Hadoop: Hadoop got its start as a Yahoo project in 2006, which became a top-level Apache open-source project afterwords. It’s a general-purpose form of distributed processing that has several components: the Hadoop Distributed File System (HDFS), stores files in a Hadoop-native format and parallelizes them across a cluster; YARN, a schedule that coordinates application runtimes; and MapReduce, the algorithm that actually processes the data in parallel. Hadoop is built in Java, and accessible through many programming languages, for writing MapReduce code, including Python, through a Thrift client.
It’s available either open-source through the Apache distribution, or through vendors such as Cloudera (the largest Hadoop vendor by size and scope), MapR, or HortonWorks.
Spark: Spark is a newer project, initially developed in 2012, at the AMPLab at UC Berkeley. It’s a top-level Apache project focused on processing data in parallel across a cluster, but the biggest difference is that it works in memory.
Whereas Hadoop reads and writes files to HDFS, Spark processes data in RAM using a concept known as an RDD, Resilient Distributed Dataset. Spark can run either in stand-alone mode, with a Hadoop cluster serving as the data source, or in conjunction with Mesos. In the latter scenario, the Mesos master replaces the Spark master or YARN for scheduling purposes.
Spark is structured around Spark Core, the engine that drives the scheduling, optimizations, and RDD abstraction, as well as connects Spark to the correct filesystem (HDFS, S3, RDBMS, or Elasticsearch). There are several libraries that operate on top of Spark Core, including Spark SQL, which allows you to run SQL-like commands on distributed data sets, MLLib for machine learning, GraphX for graph problems, and streaming which allows for the input of continually streaming log data.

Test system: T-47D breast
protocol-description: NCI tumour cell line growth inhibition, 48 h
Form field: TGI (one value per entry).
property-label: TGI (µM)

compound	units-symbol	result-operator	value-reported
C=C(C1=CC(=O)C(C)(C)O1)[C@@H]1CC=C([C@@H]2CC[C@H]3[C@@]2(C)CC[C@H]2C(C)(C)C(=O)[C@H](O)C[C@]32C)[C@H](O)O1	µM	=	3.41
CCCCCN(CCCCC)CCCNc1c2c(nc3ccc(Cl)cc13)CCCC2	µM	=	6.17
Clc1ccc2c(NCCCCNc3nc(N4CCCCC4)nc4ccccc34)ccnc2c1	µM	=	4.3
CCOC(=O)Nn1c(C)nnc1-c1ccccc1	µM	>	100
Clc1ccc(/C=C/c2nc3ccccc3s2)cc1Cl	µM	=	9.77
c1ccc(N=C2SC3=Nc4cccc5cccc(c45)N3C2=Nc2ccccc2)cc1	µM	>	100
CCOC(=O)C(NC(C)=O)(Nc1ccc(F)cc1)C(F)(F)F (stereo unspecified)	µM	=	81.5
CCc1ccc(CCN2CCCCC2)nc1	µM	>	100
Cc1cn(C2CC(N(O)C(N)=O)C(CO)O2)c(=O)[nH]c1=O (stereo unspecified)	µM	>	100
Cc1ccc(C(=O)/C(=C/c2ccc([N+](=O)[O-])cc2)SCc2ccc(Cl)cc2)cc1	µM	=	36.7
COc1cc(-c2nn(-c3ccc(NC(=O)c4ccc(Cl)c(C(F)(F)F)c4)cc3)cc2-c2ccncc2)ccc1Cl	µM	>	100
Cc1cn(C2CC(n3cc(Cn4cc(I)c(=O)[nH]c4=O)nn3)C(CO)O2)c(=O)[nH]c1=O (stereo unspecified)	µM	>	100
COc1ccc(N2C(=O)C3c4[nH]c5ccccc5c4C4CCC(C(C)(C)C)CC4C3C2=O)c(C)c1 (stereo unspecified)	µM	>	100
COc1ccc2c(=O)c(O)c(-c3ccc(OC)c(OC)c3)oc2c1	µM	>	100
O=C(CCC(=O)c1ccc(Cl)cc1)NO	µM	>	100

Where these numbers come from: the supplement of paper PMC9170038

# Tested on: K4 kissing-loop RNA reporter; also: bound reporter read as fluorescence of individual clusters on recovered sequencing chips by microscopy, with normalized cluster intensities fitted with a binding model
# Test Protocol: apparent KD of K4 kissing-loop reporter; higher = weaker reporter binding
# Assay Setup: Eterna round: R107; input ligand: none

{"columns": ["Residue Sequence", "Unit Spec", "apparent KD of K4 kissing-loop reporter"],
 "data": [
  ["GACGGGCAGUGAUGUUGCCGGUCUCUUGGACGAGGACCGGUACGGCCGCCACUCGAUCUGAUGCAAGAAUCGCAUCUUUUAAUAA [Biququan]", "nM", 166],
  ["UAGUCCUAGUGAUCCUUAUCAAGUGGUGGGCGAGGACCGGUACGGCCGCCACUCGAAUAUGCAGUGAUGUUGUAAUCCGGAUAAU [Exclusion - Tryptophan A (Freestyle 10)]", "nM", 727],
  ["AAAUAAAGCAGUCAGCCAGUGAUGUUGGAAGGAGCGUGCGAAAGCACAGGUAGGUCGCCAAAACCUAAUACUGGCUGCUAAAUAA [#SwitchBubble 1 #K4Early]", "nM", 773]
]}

Below is a table of differences between Spark and Hadoop:
|1.||Hadoop is an open source framework which uses a MapReduce algorithm||Spark is lightning fast cluster computing technology, which extends the MapReduce model to efficiently use with more type of computations.|
|2.||Hadoop’s MapReduce model reads and writes from a disk, thus slow down the processing speed||Spark reduces the number of read/write cycles to disk and store intermediate data in-memory, hence faster-processing speed.|
|3.||Hadoop is designed to handle batch processing efficiently||Spark is designed to handle real-time data efficiently.||4.||Hadoop is a high latency computing framework, which does not have an interactive mode||Spark is a low latency computing and can process data interactively.||5.||With Hadoop MapReduce, a developer can only process data in batch mode only||Spark can process real-time data, from real time events like twitter, facebook||6.||Hadoop is a cheaper option available while comparing it in terms of cost||Spark requires a lot of RAM to run in-memory, thus increasing the cluster and hence cost.|
- Difference Between Hadoop and Apache Spark
- Difference between Hadoop 1 and Hadoop 2
- Difference Between Hadoop 2.x vs Hadoop 3.x
- Difference Between Hadoop and SQL
- Difference Between Hadoop and Splunk
- Difference Between Hadoop and Elasticsearch
- Difference Between Hadoop and SQL Performance
- Difference Between Hadoop and HBase
- Difference Between Hadoop and Hive
- Difference Between Hadoop and Teradata
- Difference Between Hadoop and MapReduce
- Difference Between RDBMS and Hadoop
- Difference Between Hadoop and MongoDB
- Difference Between Hadoop and Cassandra
- Difference Between Cloud Computing and Hadoop
- Difference Between Big Data and Apache Hadoop
- Difference Between Apache Hadoop and Apache Storm
- RDMS vs Hadoop
- Map Reduce in Hadoop
- Hadoop Ecosystem
If you like GeeksforGeeks and would like to contribute, you can also write an article using contribute.geeksforgeeks.org or mail your article to firstname.lastname@example.org. See your article appearing on the GeeksforGeeks main page and help other Geeks.
Please Improve this article if you find anything incorrect by clicking on the "Improve Article" button below.